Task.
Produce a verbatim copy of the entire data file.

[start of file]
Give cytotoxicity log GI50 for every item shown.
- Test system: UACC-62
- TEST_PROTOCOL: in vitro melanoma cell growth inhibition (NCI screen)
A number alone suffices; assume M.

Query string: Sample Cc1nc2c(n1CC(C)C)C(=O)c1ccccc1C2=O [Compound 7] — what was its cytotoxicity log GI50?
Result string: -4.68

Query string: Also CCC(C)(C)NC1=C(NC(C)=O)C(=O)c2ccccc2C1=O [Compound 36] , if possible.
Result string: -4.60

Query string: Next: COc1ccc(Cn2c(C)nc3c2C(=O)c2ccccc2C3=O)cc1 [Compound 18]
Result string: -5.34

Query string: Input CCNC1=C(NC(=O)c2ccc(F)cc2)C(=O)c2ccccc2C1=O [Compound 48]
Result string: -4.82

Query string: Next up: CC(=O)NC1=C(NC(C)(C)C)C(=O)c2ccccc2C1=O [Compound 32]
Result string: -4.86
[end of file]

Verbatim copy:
Give cytotoxicity log GI50 for every item shown.
- Test system: UACC-62
- TEST_PROTOCOL: in vitro melanoma cell growth inhibition (NCI screen)
A number alone suffices; assume M.

Query string: Sample Cc1nc2c(n1CC(C)C)C(=O)c1ccccc1C2=O [Compound 7] — what was its cytotoxicity log GI50?
Result string: -4.68

Query string: Also CCC(C)(C)NC1=C(NC(C)=O)C(=O)c2ccccc2C1=O [Compound 36] , if possible.
Result string: -4.60

Query string: Next: COc1ccc(Cn2c(C)nc3c2C(=O)c2ccccc2C3=O)cc1 [Compound 18]
Result string: -5.34

Query string: Input CCNC1=C(NC(=O)c2ccc(F)cc2)C(=O)c2ccccc2C1=O [Compound 48]
Result string: -4.82

Query string: Next up: CC(=O)NC1=C(NC(C)(C)C)C(=O)c2ccccc2C1=O [Compound 32]
Result string: -4.86